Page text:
Chuck La Bella is Of Counsel to the firm. From November 2010 through January 2016, he was Deputy Chief of the Fraud Section of the United States Department of Justice where he supervised white collar crime investigations and prosecutions throughout the United States. During that period he was responsible for convicting over 40 defendants in what was reported as the largest fraud case in the history of Nevada. During his career as a prosecutor, the cases and investigations he led included violations of the Foreign Corrupt Practices Act (“FCPA”), the Securities Act, RICO, healthcare acts and a variety of other federal laws.
As a veteran trial lawyer, Mr. La Bella has tried several major cases to verdict. In 23 years as a federal prosecutor, he held some of the most important federal prosecutorial positions in the Southern District of New York, the Southern District of California, and Washington D.C.
During his 11-year tenure in the Southern District of New York, Mr. La Bella held important supervisory positions including: Chief, Public Corruption Unit; Chief, Narcotics Unit; Chief, Organized Crime Unit; and Chief, General Crimes Unit. Mr. La Bella also served as the United States Attorney for the Southern District of California. In that office Mr. La Bella also served as the First Assistant United States Attorney and Chief, of the Criminal Division. In 1998, Mr. La Bella was also called to Washington DC by then Attorney General Janet Reno to serve as the Supervising Attorney of the Department of Justice Campaign Finance Task Force. The Campaign Finance Task Force was charged with investigating the possible illegal infusion of foreign money and the use of ''soft money'' in connection with the recent presidential campaign.
Throughout his career, Mr. La Bella has been the driving force behind large-scale investigations of civil and criminal wrongdoing, involving thousands of potential witnesses and gathering evidence both domestically and internationally. This has entailed the need to execute subpoenas and search warrants on major financial and technology companies, providing him unique knowledge and experience in the inner-workings of governmental investigations.
Following his first stint in public service, Mr. La Bella was in private practice and was involved in leading internal investigations, business litigation and white collar criminal defense. His specialized knowledge in public service and private practice makes him uniquely qualified to guide corporate clients through the investigation of complex and potentially damaging internal issues as well as external threats. Based on his broad experience, he has an exceptional ability to provide crisis management to clients and the wisdom and judgment to develop informal resolutions to difficult and complex problems before they can transform into something worse.
After returning to the Department of Justice as Deputy Chief of the Fraud Section, Mr. La Bella was responsible for the conviction of Las Vegas Home Owners Association crime kingpin Leon Benzer, who was sent to prison for 15 1/2 years, as well as over 40 of his co-conspirators, for their participation in what was widely reported to be the largest fraud case in the history of Nevada. He also was involved in supervising healthcare investigations and prosecutions involving the Department of Justice Healthcare Strike Force in Los Angeles and other major cities.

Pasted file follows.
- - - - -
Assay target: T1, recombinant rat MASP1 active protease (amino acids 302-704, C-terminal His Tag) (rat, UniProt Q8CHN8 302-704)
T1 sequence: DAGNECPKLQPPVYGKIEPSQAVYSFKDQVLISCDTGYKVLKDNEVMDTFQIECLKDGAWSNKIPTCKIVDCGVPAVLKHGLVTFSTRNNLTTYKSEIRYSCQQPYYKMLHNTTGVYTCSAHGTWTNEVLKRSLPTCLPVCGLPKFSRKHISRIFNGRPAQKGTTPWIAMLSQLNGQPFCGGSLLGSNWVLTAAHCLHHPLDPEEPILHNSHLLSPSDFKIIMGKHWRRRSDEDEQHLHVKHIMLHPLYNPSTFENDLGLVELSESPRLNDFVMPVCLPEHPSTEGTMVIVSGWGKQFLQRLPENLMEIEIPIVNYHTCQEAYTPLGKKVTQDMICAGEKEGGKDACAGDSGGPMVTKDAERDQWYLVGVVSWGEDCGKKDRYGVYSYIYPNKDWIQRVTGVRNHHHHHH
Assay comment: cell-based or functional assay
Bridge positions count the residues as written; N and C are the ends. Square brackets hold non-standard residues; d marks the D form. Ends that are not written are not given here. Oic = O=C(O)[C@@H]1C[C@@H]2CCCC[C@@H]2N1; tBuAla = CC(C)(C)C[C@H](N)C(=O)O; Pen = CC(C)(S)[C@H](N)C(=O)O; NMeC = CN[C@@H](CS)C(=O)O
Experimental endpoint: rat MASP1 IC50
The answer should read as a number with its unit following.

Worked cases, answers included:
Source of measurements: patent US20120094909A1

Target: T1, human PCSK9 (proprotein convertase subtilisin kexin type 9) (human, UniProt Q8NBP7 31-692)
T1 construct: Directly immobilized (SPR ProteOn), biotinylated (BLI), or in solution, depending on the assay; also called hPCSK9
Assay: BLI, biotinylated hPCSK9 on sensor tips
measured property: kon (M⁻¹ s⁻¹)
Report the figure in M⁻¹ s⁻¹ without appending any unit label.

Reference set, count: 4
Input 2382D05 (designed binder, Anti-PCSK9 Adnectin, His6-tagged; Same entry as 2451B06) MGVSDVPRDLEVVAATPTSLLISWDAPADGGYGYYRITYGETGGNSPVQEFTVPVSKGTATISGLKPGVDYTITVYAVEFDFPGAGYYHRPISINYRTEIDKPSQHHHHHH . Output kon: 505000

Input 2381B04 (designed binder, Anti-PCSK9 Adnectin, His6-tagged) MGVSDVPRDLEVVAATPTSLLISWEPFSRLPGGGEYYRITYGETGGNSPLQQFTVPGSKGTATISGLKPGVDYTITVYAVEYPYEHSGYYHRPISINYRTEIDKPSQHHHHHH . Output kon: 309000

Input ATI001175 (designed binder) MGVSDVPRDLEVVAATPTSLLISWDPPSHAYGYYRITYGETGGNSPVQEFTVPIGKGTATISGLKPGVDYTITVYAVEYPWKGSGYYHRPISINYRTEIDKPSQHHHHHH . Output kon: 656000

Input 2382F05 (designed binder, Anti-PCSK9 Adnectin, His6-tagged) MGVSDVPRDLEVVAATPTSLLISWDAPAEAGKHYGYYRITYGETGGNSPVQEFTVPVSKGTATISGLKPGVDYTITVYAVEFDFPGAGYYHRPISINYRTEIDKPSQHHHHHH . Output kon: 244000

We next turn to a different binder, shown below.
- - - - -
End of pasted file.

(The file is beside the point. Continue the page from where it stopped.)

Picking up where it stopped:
Court Appointed Receiverships
SEC v. Global Money Management et al., 3:04-cv-00521-BTM WMC (USDC, Southern District of California (San Diego), Mar. 11, 2004). GMM was a San Diego based hedge fund which raised nearly $100 million for an options driven investment program which evolved into a classic Ponzi scheme. GMM was placed in Chapter 11 bankruptcy. However, the assets of its General Partner, L.F. Global Investments, were placed in receivership. The Federal Court appointed Mr. La Bella as Receiver of L.F. Global. He was able to assemble and consolidate the assets of L.F. Global through the receivership and transfer them to the GMM Bankruptcy Estate. The GMM Bankruptcy Estate was able to return $31.7 million to 200 approved investors. This return represented a return of approximately 45% of the investors’ net losses.
U.S. Commodity Futures Trading Commission et al. v. Khanna et al., 3:09-cv-01783-BEN-WVG (USDC, Southern District of California (San Diego), Aug. 17, 2009). The MAK 1 defendants ran a $35-40 million foreign exchange Ponzi Scheme. After Mr. La Bella’s appointment as Receiver, he took over the remaining operations of the firm, seized assets and traced financial transactions worldwide. The Receivership sought and received contempt orders from the District Court when the defendants failed to produce the company’s complete books and records. The defendants had disposed of virtually all the assets but as Receiver, Mr. La Bella was able to identify and “claw back” monies received by investors which represented “profits” on their investments. In fact there were no profits and these funds were simply the money of later investors which were used to keep older investors content. Mr. La Bella was also able to recover funds from a small group of commissioned personnel, which ultimately resulted in a recovery of approximately 27% of the loss suffered by investors.
The People of the State of California, by and through the Commissioner of Corporations v. Sierra Funding Group Inc. et al., GIC785226 (San Diego County Superior Court, Mar. 22, 2002). The Defendant engaged in a comprehensive viatical insurance fraud aimed primarily at senior citizens in which he “sold” non-existent viatical insurance policies. As Receiver, Mr. La Bella took control of the business and assembled available assets, which included the marketing and sale of commercial and residential real estate, and ultimately managed a victim’s claims process which returned $4.1 million to 226 victims, representing a 29% recovery of their losses.